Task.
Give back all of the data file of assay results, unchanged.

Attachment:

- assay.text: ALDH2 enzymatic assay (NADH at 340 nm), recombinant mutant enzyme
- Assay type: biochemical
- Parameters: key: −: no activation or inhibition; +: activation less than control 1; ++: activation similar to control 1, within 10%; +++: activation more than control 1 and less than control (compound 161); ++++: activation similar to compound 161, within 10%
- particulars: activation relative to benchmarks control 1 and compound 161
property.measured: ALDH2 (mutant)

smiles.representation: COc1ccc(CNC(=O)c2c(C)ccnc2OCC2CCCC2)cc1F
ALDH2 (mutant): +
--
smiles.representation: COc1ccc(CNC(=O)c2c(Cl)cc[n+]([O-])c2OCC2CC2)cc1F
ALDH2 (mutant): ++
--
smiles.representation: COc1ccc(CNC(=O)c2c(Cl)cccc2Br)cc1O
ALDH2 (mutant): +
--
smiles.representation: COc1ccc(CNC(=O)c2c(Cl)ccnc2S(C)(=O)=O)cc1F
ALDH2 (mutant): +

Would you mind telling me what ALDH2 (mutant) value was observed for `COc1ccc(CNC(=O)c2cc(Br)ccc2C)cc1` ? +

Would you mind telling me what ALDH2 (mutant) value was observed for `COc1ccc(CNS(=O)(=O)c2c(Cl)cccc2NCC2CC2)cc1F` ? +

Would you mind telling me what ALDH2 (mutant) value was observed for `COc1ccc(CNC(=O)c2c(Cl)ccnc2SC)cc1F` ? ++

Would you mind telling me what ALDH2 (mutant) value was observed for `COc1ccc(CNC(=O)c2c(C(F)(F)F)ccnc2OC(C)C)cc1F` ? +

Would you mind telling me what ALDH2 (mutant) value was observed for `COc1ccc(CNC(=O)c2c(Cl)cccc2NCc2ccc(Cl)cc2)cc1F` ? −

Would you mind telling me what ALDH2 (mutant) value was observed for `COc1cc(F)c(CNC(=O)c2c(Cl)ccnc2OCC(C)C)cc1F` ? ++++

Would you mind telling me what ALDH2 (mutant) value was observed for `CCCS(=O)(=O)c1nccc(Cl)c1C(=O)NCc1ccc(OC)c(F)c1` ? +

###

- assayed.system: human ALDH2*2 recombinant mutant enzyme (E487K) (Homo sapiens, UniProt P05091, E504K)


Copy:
- assay.text: ALDH2 enzymatic assay (NADH at 340 nm), recombinant mutant enzyme
- Assay type: biochemical
- Parameters: key: −: no activation or inhibition; +: activation less than control 1; ++: activation similar to control 1, within 10%; +++: activation more than control 1 and less than control (compound 161); ++++: activation similar to compound 161, within 10%
- particulars: activation relative to benchmarks control 1 and compound 161
property.measured: ALDH2 (mutant)

smiles.representation: COc1ccc(CNC(=O)c2c(C)ccnc2OCC2CCCC2)cc1F
ALDH2 (mutant): +
--
smiles.representation: COc1ccc(CNC(=O)c2c(Cl)cc[n+]([O-])c2OCC2CC2)cc1F
ALDH2 (mutant): ++
--
smiles.representation: COc1ccc(CNC(=O)c2c(Cl)cccc2Br)cc1O
ALDH2 (mutant): +
--
smiles.representation: COc1ccc(CNC(=O)c2c(Cl)ccnc2S(C)(=O)=O)cc1F
ALDH2 (mutant): +

Would you mind telling me what ALDH2 (mutant) value was observed for `COc1ccc(CNC(=O)c2cc(Br)ccc2C)cc1` ? +

Would you mind telling me what ALDH2 (mutant) value was observed for `COc1ccc(CNS(=O)(=O)c2c(Cl)cccc2NCC2CC2)cc1F` ? +

Would you mind telling me what ALDH2 (mutant) value was observed for `COc1ccc(CNC(=O)c2c(Cl)ccnc2SC)cc1F` ? ++

Would you mind telling me what ALDH2 (mutant) value was observed for `COc1ccc(CNC(=O)c2c(C(F)(F)F)ccnc2OC(C)C)cc1F` ? +

Would you mind telling me what ALDH2 (mutant) value was observed for `COc1ccc(CNC(=O)c2c(Cl)cccc2NCc2ccc(Cl)cc2)cc1F` ? −

Would you mind telling me what ALDH2 (mutant) value was observed for `COc1cc(F)c(CNC(=O)c2c(Cl)ccnc2OCC(C)C)cc1F` ? ++++

Would you mind telling me what ALDH2 (mutant) value was observed for `CCCS(=O)(=O)c1nccc(Cl)c1C(=O)NCc1ccc(OC)c(F)c1` ? +

###

- assayed.system: human ALDH2*2 recombinant mutant enzyme (E487K) (Homo sapiens, UniProt P05091, E504K)